This passage intentionally mixes different forms of sensory input such that they associatively build upon and strengthen one another. I may not be able to instantly call to mind the shade of yellow that Gilman describes, but I can imagine the sickly odor of paper that’s been damp for a week, and how soggy-dreadful that paper would feel against my skin—and these two descriptions, in turn, evoke a particularly vile shade of yellow.
But the other unsettling dimension of these lines is the way in which they blur the senses together, a yellow sight becoming a yellow odor becoming a yellow touch. Synesthesia, here, is a kind of violation, generating an atmosphere of sensory overwhelm, even persecution: the narrator is vulnerable to the dreadful color through every perceiving organ. (Synesthesia again functions as a bodily invasion later on, when the color rubs against the narrator’s skin a second time: “[my sister-in-law] said that the paper stained everything it touched, that she had found yellow smooches on all my clothes and [my husband’s].”)
3. Symbolic Resonance
“The Masque of the Red Death” makes its written hues more forceful by piling on not the other senses, but the ominous resonances of preexisting color symbolism. This is true both of the titular color itself and of the shuffled rainbow of rooms of the abbey in which the main character, King Prospero, hosts a rager in the middle of the Red Death pandemic. Each chamber is outfitted in a single color: proceeding from east to west, like the sun, they are bedecked in blue, purple, green, orange, white, violet, and finally, black.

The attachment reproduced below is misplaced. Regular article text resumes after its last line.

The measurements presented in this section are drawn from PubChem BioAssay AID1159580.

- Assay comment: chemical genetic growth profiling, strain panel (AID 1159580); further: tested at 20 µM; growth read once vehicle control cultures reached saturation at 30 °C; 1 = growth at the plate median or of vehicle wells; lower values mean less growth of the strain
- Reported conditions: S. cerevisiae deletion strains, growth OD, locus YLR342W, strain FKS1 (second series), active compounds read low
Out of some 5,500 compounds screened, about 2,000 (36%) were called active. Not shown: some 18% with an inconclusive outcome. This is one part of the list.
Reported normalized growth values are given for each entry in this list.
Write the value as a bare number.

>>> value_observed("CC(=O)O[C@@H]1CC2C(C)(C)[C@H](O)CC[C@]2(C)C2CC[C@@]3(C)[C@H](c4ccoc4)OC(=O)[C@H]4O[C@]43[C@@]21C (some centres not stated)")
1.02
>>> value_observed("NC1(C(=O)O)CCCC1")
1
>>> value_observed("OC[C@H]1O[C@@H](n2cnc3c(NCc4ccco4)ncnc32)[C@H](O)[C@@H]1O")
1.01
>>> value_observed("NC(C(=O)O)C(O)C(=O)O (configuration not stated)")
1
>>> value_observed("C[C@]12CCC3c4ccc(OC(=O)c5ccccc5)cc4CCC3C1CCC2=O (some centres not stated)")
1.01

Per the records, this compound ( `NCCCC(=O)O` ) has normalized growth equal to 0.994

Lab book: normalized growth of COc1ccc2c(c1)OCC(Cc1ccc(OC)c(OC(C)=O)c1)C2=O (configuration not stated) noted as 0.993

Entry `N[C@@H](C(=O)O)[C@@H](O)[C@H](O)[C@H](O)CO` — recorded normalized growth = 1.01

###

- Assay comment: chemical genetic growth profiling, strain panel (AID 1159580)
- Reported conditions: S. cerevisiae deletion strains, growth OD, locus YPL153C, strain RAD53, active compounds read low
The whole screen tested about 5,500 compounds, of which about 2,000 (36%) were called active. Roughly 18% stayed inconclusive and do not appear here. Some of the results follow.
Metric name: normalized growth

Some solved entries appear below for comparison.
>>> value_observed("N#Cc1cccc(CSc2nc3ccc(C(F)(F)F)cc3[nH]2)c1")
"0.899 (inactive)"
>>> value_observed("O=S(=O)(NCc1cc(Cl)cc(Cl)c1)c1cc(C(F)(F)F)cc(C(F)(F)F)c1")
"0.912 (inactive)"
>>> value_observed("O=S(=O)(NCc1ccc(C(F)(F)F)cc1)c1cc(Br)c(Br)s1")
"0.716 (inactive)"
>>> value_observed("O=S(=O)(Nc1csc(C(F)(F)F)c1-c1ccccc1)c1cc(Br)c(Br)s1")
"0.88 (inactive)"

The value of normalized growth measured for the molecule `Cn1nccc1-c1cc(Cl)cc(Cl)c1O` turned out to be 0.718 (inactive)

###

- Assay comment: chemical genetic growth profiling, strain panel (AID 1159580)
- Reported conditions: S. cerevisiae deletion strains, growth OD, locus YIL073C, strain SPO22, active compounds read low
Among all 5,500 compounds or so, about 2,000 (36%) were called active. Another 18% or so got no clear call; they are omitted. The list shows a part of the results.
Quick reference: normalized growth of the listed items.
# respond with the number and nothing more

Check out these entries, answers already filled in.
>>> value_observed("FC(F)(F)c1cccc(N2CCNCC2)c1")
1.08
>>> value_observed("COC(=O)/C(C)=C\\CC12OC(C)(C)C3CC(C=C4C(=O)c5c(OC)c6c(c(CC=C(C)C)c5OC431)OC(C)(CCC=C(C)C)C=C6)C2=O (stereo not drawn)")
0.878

These monochromes receive so much descriptive space and are so mysteriously ordered that they beg to be read allegorically; as G. R. Thompson writes, among “the favorite pastimes of critics is trying to identify the symbolic meaning of the colors of the seven rooms.” One of the more plausible interpretations suggests that Poe was drawing on color theory from the mid-1800s, and particularly the work of Frenchman Frédérick Portal. Under this aesthetic framework, the single-hued rooms of the masque trace a movement from life to death, the blue tints of the soul’s pre-existence in heaven eventually giving way to what were considered deathly hues—white, violet, and finally black. For a nineteenth-century reader fluent in these color associations, the story’s endpoint is chillingly clear as soon as the chambers are described. We may be about to witness a display of liveliness in the form of Prospero’s celebration, but the darkness of death waits for us all at the end, just like the red-garbed plague that soon penetrates and lays waste to the party (including the prince himself, who dies in the black chamber).